ISSUE 3 GERMANY
AN EVALUATION OF THE OBSTACLES TO GERMAN
UNIFICATION, 1815–50
OVERVIEW ISSUES1-3
• GERMANY- SEPARATE
• NAPOLEON- 400 STATES- 39 (CONFEDERATION OF THE
RHINE)
• NAPOLEON GONE- BUND
• AUSTRIA- ANTRI NATIONALIST
• PRUSSIA- POWERFUL FREDRICK WILHELM(FR)
• 1848 REVOLUTION- DESIRE FOR CHANGE. RESULT
FRANKFURT PARLIAMENT, FR TO LEAD- DISPUTES. CRUMBLE.
OLD PRINCES RETURN TO POWER.
• ERFURT UNION- FR TRIES TO HEAD UP A UNITED GERMANY.
AUSTRIA SAYS NO, FR BACKS DOWN AT THE TREATY OF
OLMUTZ.
FACTORS
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Divisions among the nationalists;
Austrian strength;
German princes;
religious differences;
economic differences;
indifference of the masses;
resentment towards Prussia.
Other countries
MOST OF THESE SHOULD ALREADY BE FAMILIAR
DIVISIONS AMONG THE
NATIONALISTS
(V IMPORTANT)
INTERNAL OBSTACLES TO GERMAN
NATIONALISM
• 3 Divisions within Nationalists
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Gross or Klein Deutschland?
Monarchy or Republic?
Who would be the monarch?
How would they create a Republic ? Who could vote?
What would be in the constitution?
All these issues had to be agreed on and caused argument
and indecision
THE 1848 REVOLUTION
Why did political nationalism fail to unite Germany in
1848/49?
• Revolutions relatively ineffective – no sweeping changes made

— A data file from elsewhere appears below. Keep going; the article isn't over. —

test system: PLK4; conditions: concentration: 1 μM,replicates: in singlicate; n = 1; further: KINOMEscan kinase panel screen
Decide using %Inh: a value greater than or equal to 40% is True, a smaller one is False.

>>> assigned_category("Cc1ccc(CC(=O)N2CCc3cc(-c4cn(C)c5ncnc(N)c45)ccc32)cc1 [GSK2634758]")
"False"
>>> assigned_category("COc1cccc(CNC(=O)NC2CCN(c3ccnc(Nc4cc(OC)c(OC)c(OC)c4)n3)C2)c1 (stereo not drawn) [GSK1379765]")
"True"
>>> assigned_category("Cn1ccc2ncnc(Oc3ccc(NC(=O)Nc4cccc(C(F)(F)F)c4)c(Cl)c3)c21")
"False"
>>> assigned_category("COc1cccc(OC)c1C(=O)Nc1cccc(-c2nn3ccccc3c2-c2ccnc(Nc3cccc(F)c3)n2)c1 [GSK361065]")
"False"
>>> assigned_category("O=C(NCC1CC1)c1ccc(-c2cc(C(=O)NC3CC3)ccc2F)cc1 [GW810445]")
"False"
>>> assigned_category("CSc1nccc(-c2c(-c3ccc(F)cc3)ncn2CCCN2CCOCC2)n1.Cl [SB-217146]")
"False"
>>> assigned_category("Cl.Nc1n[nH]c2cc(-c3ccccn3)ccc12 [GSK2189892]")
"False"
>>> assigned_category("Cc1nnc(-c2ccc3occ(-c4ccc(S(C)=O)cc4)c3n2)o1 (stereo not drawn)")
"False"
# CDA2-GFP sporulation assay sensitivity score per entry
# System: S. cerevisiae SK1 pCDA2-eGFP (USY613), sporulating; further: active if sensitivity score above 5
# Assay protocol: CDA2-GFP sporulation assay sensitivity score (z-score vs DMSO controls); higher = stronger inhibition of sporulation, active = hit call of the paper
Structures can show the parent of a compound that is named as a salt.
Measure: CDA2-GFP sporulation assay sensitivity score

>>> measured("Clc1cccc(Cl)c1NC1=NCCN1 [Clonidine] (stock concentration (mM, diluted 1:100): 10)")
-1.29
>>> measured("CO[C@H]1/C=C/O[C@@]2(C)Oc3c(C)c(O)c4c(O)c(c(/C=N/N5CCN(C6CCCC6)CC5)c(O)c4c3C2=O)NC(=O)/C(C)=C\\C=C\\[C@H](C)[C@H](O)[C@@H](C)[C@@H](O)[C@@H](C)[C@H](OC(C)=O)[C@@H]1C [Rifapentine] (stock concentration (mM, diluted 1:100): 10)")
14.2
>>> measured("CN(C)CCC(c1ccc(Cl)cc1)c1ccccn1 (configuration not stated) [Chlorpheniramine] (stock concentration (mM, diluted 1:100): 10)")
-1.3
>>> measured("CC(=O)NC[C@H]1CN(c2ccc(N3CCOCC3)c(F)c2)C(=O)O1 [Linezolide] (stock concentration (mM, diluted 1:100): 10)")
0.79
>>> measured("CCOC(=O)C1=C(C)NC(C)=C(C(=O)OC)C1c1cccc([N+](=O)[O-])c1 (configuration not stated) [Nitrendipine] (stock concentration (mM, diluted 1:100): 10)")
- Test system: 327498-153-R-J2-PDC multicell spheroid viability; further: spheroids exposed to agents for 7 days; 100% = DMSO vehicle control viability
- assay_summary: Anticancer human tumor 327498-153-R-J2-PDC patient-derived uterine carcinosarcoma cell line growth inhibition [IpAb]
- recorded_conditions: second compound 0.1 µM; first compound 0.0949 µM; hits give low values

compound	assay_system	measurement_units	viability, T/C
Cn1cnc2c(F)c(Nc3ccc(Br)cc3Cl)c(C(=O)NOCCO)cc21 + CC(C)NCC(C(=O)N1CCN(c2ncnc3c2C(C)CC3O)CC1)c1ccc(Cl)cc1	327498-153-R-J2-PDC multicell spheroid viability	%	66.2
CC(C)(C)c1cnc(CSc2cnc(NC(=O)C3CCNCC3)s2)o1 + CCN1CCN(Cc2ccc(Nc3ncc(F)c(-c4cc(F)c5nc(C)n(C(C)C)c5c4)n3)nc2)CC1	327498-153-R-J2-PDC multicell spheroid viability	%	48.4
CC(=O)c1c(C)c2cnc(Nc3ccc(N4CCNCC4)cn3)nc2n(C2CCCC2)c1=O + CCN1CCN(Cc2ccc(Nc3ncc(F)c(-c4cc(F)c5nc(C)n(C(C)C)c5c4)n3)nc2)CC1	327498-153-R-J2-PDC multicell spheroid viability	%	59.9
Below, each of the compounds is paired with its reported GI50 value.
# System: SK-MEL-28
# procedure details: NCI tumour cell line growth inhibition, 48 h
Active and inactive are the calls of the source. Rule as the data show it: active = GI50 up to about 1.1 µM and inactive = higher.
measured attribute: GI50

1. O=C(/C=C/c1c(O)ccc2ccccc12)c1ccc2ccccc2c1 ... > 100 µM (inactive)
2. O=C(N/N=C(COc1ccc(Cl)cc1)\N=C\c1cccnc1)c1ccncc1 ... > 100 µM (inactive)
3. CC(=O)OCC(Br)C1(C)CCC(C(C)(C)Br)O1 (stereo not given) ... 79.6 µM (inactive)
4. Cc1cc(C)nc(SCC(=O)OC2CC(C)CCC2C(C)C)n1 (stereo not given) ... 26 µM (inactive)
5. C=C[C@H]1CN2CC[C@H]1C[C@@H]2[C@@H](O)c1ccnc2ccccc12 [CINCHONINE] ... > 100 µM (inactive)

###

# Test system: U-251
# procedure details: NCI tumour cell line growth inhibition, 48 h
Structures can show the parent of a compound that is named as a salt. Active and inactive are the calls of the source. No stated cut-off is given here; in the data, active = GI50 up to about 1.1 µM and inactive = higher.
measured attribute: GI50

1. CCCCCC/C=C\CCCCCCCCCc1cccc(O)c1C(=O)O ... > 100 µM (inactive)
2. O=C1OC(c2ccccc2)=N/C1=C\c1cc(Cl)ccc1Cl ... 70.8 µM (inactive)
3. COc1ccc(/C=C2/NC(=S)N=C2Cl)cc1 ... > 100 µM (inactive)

• Monarchs not overthrown
• Armies remained loyal to monarchs – especially in Prussia
• Reforms granted by monarchs were easily reversed.
• FW IV refused the crown of united Germany.
• KleinD decision disgruntled Austria
• Frankfurt Assembly took too long to make decisions about
issues they disagreed on.
• Lack of clarity, purpose and strong leadership among
nationalists and liberals
• Lack of power from below to unify.
TASK
• Make a mind map of all the things the Nationalists were
divided on.
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Gross or Klein Deutschland?
Monarchy or Republic?
Who would be the monarch?
How would they create a Republic ? Who could vote?
What would be in the constitution?
• Importance- This is a big obstacle, if the Nationalists are
not united then even without the other obstacles they
would struggle to unite the people.
• EVIDENCE IS 1848 REVOLUTION
AUSTRIAN STRENGTH
(V IMPORTANT!)
EXTERNAL OBSTACLES TO GERMAN
NATIONALISM
1. Austrian opposition/Prince Metternich
If Kleindeutschland created Austria feared Prussia would
become a rival power in the north.
If Grossdeutschland created, Austria feared it would get
drawn into German affairs with no benefits
Metternich (Austrian Chancellor) was very conservative, anti
nationalist, anti unification because the threat these
posed to the unity of the Austrian empire whose wealth
and power lay with the Hapsburgs, Metternich’s
employer!
AUSTRIAN OPPOSITION
• Prince Metternich (The Austrian
Minister of Foreign Affairs) was
strongly opposed to German
nationalism and was personally
an major obstacle to the
unification of Germany, as
Austria was one of the leading
German states and Austria held